Renewing the call for politics in the classroom
January 7, 2017
One year ago in this column, I suggested that Milwaukee Public Schools should ease its stance on politics in the classroom, instead encouraging teachers and students alike to have reasonable, open dialogue on issues of the day. Research shows, I noted, schools can close some of the achievement gap by teaching culturally relevant and responsive material that would engage students with issues they care about.
In this age of social media, I argued, it is far likelier that students are seeing, reading, and commenting on news of the day, and MPS would be smart to channel that outside-of-school engagement into in-school learning activities. In fact, considering the studies following November’s election that show adolescents are much more likely than adults to fall for “fake news,” it’s probably more important than ever that critical thinking about current events be central to the curriculum.
I wasn’t talking about me, as the nature of my moonlighting, writing about politics and policy here and online, means I am extra careful about what I say and do in my own classes. But last month, things got much more personal.
Over my objection, Bay View High School, where I teach, used that January 2016 column as a source text for its Bay View Redcats Write Day, where students dedicate a full day to plan, write, and revise a single written argument. The topic was whether those seen as leaders in a community, including teachers, celebrities, and clergy, should be activists for social justice.
Other source texts included a video about Father James Groppi, BVHS alum and activist in Milwaukee’s fight against housing discrimination, and an op-ed about how when celebrities protest, they become the story, not their chosen issue.
The starting point for the op-ed was NFL quarterback Colin Kaepernick and his “taking a knee” during the national anthem this season to protest treatment of African Americans, particularly police killings of black men.
Just before Write Day, however, things got really weird. Kaepernick himself retweeted a picture of the BVHS girls basketball team also taking a knee during the national anthem at a home game. That photo ended up being seen hundreds of thousands of times on social media. The girls quickly drew both praise and criticism after a local news station ran a story on their action, with little thought given to why they protested.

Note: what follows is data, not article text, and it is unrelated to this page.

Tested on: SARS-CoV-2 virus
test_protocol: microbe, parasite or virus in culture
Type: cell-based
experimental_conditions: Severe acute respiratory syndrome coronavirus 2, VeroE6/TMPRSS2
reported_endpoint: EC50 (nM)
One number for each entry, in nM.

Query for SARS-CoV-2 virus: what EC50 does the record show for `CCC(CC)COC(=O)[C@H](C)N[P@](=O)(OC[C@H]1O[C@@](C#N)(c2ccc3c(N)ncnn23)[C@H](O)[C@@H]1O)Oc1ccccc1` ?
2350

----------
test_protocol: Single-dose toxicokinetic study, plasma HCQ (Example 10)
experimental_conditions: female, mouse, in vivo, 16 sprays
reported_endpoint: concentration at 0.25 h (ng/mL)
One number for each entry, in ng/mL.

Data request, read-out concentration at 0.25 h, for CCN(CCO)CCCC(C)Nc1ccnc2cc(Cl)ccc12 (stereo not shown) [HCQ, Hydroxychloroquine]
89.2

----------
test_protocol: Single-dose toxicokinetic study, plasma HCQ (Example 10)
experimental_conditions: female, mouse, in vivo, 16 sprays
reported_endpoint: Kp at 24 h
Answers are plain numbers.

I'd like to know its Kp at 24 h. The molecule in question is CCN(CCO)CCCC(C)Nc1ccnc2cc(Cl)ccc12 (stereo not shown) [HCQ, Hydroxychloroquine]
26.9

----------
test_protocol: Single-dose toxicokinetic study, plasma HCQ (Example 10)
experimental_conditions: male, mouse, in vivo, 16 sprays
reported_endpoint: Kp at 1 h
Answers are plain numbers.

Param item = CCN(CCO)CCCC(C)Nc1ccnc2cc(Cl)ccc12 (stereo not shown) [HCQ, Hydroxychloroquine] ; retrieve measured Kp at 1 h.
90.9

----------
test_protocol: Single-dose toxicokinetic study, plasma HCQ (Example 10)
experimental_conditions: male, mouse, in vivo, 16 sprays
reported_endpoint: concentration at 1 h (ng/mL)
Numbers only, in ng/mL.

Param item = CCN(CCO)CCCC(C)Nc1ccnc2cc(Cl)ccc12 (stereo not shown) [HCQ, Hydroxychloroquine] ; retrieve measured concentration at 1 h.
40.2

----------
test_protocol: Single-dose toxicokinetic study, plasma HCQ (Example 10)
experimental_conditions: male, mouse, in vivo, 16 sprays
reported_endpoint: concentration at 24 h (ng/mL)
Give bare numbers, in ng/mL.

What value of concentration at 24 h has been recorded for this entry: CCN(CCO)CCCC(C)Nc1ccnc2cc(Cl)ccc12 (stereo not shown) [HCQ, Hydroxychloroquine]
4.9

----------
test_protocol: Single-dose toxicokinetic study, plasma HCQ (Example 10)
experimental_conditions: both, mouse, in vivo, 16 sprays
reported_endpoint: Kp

To be clear, although I teach members of the team, I had no hand in their decision to protest. However, I could not have asked for a more perfect opportunity to test my theory. A lot of the criticism was just nasty hatred spewed toward the girls — “They have a right to be stupid.” “Disgusting little [expletives]!” “So sick of these scum bags.” “The inmates are running the asylum.” Some focused specifically on the fact that they were “representing” the school and as such should refrain from making political statements.
Alumni from various eras posted things like, “This is not my Bay View.” They demanded the girls be removed from the team and the coach disciplined, often accompanied by a threat to withhold donations to the school for allowing the protests to happen. Bay View residents said things like, “This doesn’t represent the Bay View community,” with three exclamation points and several crying emoji.
“What are the limits of what a person can do or say while acting as a representative of a bigger entity?” one person asked on a neighborhood Facebook group. They continued, “Bay View High School should not be expected to blindly allow nine students to be their local, state, or national voice, unless the message supports the mission of the school.”
This is why I wrote last year’s column in the first place. Many people believe that everyone walking through the schoolhouse door, especially teachers, but now, apparently, students must also shed all political or ideological thinking so they don’t “represent” the school in a way that might offend others.
That’s simply not possible: Our beliefs are not something we can hang up in a locker with our coats, and it is dangerous and counterproductive to try stifling the interests and energy of students when they actively engage in serious thought, debate, or protest. Critical thinking and reasoned argument is the mission of the school. Literally. It’s in our mission statement this year!
MPS and BVHS have not disciplined the girls for speaking out. That’s the right call and a call that should be extended to MPS adults who also advocate for social justice.
I still contend active politicking should be restricted. Teachers should refrain from trying to sway students’ votes and should not copy leaflets in the their lounge.
But MPS policy should not force the human beings in its schools who are teaching and learning — and playing basketball — to check their politics at the door.
Jay Bullock teaches English — and several members of the girls basketball team at Bay View High School. Email him at firstname.lastname@example.org.
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